On Saturday, Archaeologists discussed new discoveries and findings in the ancient Roman city of Pompeii, the city that was destroyed by the massive eruption of Mount Vesuvius.
Archeologists say that the excavation of a home they have been investigating since 2018 has revealed a lot about what Roman home life was like prior to the city’s destruction in 79 A.D.
“In the Roman empire, there was an ample chunk of the population that struggled with their social status and for whom ‘daily bread’ was anything but a given,” said Gabriel Zuchtriegel, director of the archeological park at Pompeii. “A vulnerable class during political crises and food shortages, but also ambitious about climbing the social ladder.”
The “Larario house,” as researchers called it, was named such due to the idols, or Lares, that were found stored in the home, according to Reuters.
“The owners of the Larario house in Pompeii had been able to decorate the courtyard hosting the Lares site and a well with outstanding paintings, but evidently they didn’t have enough money for all of the rooms,” Zuchtriegel explained. The director added that, “the pleasurable life depicted in the courtyard was probably more of an aspiration than their everyday reality.”
The home’s findings consisted of everyday objects, such as a bed frame, pillow fabric, an oil lamp with an apparent depiction of Zeus, the aforementioned Lares, a wooden trunk, and an incense burner, among other things.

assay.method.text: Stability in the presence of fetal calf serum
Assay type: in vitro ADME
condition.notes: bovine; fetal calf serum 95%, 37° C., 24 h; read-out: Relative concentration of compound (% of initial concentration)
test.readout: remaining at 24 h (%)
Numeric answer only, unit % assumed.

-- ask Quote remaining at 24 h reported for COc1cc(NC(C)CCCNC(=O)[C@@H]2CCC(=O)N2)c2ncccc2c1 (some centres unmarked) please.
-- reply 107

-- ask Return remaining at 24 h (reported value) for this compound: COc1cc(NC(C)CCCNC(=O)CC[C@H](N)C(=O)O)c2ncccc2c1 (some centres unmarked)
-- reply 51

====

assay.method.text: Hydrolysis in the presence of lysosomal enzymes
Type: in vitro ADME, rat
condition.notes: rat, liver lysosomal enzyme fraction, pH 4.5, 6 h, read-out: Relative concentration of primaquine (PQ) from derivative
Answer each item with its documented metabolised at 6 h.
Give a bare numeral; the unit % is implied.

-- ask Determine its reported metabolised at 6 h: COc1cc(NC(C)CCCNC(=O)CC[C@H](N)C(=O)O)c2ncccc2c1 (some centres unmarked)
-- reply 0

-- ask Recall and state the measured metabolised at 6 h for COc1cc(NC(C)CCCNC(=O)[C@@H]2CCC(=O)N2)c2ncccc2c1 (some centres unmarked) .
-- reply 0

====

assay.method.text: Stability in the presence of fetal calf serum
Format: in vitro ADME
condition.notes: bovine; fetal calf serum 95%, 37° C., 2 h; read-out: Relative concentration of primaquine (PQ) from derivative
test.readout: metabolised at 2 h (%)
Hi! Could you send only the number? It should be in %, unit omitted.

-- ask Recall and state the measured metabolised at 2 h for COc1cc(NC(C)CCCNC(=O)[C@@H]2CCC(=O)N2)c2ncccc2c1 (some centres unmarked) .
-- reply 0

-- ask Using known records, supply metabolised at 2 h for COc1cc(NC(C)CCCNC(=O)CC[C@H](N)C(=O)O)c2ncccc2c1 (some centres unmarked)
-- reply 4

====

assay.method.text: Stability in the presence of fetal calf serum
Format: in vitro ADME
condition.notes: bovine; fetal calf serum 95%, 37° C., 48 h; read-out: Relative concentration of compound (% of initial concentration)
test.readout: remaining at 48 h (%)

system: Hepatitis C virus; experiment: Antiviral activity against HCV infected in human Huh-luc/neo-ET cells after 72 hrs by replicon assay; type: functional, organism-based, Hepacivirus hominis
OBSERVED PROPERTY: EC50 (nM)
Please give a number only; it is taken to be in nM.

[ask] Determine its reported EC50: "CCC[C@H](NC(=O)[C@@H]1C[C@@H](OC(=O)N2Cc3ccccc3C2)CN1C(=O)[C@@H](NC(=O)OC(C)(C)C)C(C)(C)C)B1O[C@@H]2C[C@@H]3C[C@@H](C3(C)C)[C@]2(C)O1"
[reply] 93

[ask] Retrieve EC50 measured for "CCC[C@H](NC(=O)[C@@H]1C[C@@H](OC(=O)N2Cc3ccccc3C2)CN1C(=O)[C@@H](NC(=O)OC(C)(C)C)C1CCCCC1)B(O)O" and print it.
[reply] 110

When Mount Vesuvius erupted, it destroyed both the cities of Pompeii and Herculaneum, and caused the deaths of approximately 16,000 people. Pliny the Elder, a Roman author, described the massive debris cloud that was caused by the eruption, “It resembled a (Mediterranean) pine more than any other tree. Like a very high tree the cloud went high and expanded in different branches … sometimes white, sometimes dark and stained by the sustained sand and ashes.”
Mount Vesuvius is still considered one of the most dangerous volcanoes in the world, as it is situated next to a largely populated area, with 700,000 people who would be affected if it was to erupt today.
While the volcano hasn’t had any major eruptions since 1944, it is still considered active and will still sometimes release steam and gas. The summit is particularly dangerous, consisting of steep cliffs down into the volcanic crater, and rocky debris of volcanic rock fragments. Pompeii remains one of the most popular tourist sites in Italy, as parts of the town have been excavated and can be seen by visitors. Visitation has been down as a result of the COVID pandemic.
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Author: John Symank
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